The Indian government has declared severe levels of toxic air pollution in Delhi an “emergency situation” as administrators announce a plan to temporarily shut construction sites and a coal-fired power station to bring the situation under control.
Schools in the capital will be closed for three days and traffic may be rationed, following six days of heavy smog and concentrations of harmful particles so high they cannot be measured by most air quality instruments.
The level of PM2.5 pollutants, which are the most harmful because they can reach deep into the lungs and breach the blood-brain barrier, have reached at least 999 in parts of the city this week, more than 16 times the safe limit of 60.
On Sunday, Delhi’s chief minister, Arvind Kejriwal, announced emergency measures aimed at protecting residents, including a five-day ban on construction and demolition, thought to be a major contributor to pollution levels.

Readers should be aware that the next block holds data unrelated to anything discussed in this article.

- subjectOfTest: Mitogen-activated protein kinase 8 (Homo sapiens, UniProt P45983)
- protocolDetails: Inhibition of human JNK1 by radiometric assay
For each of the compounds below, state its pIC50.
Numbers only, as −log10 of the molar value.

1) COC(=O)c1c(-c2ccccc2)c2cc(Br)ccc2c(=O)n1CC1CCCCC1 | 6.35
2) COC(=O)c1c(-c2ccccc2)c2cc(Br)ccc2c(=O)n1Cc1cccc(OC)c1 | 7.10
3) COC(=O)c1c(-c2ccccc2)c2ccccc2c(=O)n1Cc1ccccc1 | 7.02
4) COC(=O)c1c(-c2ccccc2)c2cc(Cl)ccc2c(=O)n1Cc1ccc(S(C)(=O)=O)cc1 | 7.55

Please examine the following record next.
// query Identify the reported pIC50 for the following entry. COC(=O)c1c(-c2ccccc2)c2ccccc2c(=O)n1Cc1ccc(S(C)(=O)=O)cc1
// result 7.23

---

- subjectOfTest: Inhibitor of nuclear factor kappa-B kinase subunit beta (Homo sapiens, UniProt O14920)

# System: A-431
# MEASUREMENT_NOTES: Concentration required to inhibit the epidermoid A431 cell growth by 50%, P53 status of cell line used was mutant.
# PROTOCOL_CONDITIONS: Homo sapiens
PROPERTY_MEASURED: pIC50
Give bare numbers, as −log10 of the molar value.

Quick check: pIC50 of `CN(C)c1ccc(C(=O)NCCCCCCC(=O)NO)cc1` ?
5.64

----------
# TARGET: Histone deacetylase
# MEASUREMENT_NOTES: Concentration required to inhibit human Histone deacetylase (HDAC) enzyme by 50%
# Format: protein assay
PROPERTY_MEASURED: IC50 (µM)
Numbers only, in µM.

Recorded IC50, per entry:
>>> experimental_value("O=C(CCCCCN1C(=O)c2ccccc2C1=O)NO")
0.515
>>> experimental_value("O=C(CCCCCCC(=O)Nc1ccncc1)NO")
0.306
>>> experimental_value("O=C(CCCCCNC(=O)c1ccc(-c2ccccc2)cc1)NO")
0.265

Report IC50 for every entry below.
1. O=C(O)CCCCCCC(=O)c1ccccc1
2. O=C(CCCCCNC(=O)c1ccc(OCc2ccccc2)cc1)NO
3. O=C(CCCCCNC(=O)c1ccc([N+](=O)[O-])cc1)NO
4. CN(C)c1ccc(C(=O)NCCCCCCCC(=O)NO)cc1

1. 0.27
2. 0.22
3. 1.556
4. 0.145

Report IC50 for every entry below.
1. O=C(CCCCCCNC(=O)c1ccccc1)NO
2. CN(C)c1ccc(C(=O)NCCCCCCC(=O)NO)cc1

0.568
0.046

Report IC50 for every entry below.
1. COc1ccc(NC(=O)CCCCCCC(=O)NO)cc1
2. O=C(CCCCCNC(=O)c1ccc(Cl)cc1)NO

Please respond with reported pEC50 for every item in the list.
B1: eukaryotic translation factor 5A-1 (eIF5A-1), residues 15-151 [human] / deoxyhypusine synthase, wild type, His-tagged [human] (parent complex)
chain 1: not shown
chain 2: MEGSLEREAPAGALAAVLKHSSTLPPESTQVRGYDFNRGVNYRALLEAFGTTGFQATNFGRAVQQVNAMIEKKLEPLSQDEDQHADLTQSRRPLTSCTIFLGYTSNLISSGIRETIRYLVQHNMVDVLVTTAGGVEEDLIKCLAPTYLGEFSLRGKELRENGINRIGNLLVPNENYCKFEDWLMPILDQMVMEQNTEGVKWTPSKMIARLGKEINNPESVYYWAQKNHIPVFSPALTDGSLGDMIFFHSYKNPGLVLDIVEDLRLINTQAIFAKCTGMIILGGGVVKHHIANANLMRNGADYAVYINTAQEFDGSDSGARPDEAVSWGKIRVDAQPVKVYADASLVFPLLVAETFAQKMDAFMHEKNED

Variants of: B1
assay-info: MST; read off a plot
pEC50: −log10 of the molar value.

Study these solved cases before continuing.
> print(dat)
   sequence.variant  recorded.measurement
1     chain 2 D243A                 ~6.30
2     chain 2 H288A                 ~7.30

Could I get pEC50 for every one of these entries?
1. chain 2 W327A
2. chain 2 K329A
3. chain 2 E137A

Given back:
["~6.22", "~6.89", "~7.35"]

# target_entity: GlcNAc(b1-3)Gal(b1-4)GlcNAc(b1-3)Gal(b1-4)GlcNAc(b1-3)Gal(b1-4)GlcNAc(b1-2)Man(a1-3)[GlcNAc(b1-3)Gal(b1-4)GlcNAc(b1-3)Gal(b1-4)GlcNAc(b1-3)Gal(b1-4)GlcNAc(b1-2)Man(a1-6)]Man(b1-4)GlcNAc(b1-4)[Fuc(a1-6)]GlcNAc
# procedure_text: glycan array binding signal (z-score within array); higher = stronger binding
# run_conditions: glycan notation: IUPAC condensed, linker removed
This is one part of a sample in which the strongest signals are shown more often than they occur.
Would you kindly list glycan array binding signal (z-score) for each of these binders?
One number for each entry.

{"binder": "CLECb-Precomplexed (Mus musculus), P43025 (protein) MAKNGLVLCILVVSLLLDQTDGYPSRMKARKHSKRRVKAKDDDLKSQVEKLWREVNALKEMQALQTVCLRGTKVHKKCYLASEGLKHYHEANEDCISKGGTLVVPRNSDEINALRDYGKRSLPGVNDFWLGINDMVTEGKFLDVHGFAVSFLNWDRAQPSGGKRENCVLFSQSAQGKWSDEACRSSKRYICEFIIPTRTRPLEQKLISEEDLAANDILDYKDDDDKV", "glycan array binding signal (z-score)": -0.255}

Bulldozers are to be used to put out fires at the Bhalswa landfill, which constantly smoulders.
Kejriwal said: “People should stay home as much as they can [and] work from home.”
A coal-fired power station in Badarpur, south-east Delhi, will stop operating for 10 days, along with diesel generators in the city.
Kejriwal has called on neighbouring states to enforce laws against burning agricultural waste.